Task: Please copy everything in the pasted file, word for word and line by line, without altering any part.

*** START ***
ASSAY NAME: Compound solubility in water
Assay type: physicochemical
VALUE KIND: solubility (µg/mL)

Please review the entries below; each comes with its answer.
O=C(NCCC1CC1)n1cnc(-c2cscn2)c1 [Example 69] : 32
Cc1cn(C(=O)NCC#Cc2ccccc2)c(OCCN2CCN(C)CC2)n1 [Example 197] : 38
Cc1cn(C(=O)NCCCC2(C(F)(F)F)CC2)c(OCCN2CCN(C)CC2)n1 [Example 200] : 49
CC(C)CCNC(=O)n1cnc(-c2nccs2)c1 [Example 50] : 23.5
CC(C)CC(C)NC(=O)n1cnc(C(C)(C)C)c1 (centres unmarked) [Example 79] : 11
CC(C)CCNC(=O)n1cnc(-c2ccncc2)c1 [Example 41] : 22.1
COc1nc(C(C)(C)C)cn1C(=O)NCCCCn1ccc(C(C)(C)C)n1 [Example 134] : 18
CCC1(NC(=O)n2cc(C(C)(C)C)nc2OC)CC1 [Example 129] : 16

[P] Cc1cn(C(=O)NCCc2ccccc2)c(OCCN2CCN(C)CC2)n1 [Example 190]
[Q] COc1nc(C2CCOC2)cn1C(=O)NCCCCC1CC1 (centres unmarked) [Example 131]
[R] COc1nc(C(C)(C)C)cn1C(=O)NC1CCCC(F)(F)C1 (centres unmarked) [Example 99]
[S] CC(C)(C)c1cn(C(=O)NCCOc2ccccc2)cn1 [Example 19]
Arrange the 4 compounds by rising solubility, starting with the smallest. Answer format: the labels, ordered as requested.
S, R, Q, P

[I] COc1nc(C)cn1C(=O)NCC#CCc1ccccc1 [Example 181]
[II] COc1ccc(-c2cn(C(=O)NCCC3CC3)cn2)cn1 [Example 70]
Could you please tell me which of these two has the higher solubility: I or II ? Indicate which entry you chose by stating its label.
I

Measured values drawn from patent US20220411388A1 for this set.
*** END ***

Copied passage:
ASSAY NAME: Compound solubility in water
Assay type: physicochemical
VALUE KIND: solubility (µg/mL)

Please review the entries below; each comes with its answer.
O=C(NCCC1CC1)n1cnc(-c2cscn2)c1 [Example 69] : 32
Cc1cn(C(=O)NCC#Cc2ccccc2)c(OCCN2CCN(C)CC2)n1 [Example 197] : 38
Cc1cn(C(=O)NCCCC2(C(F)(F)F)CC2)c(OCCN2CCN(C)CC2)n1 [Example 200] : 49
CC(C)CCNC(=O)n1cnc(-c2nccs2)c1 [Example 50] : 23.5
CC(C)CC(C)NC(=O)n1cnc(C(C)(C)C)c1 (centres unmarked) [Example 79] : 11
CC(C)CCNC(=O)n1cnc(-c2ccncc2)c1 [Example 41] : 22.1
COc1nc(C(C)(C)C)cn1C(=O)NCCCCn1ccc(C(C)(C)C)n1 [Example 134] : 18
CCC1(NC(=O)n2cc(C(C)(C)C)nc2OC)CC1 [Example 129] : 16

[P] Cc1cn(C(=O)NCCc2ccccc2)c(OCCN2CCN(C)CC2)n1 [Example 190]
[Q] COc1nc(C2CCOC2)cn1C(=O)NCCCCC1CC1 (centres unmarked) [Example 131]
[R] COc1nc(C(C)(C)C)cn1C(=O)NC1CCCC(F)(F)C1 (centres unmarked) [Example 99]
[S] CC(C)(C)c1cn(C(=O)NCCOc2ccccc2)cn1 [Example 19]
Arrange the 4 compounds by rising solubility, starting with the smallest. Answer format: the labels, ordered as requested.
S, R, Q, P

[I] COc1nc(C)cn1C(=O)NCC#CCc1ccccc1 [Example 181]
[II] COc1ccc(-c2cn(C(=O)NCCC3CC3)cn2)cn1 [Example 70]
Could you please tell me which of these two has the higher solubility: I or II ? Indicate which entry you chose by stating its label.
I

Measured values drawn from patent US20220411388A1 for this set.